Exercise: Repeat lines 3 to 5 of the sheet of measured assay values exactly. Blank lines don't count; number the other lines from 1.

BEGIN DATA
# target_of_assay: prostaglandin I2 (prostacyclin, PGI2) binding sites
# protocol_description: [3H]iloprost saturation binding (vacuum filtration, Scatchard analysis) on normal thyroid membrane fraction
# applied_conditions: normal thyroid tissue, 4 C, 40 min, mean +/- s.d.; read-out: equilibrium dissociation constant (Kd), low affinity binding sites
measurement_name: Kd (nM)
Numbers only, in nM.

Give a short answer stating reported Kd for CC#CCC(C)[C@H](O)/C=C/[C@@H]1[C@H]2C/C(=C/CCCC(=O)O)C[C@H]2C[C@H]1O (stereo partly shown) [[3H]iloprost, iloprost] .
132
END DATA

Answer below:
# applied_conditions: normal thyroid tissue, 4 C, 40 min, mean +/- s.d.; read-out: equilibrium dissociation constant (Kd), low affinity binding sites
measurement_name: Kd (nM)
Numbers only, in nM.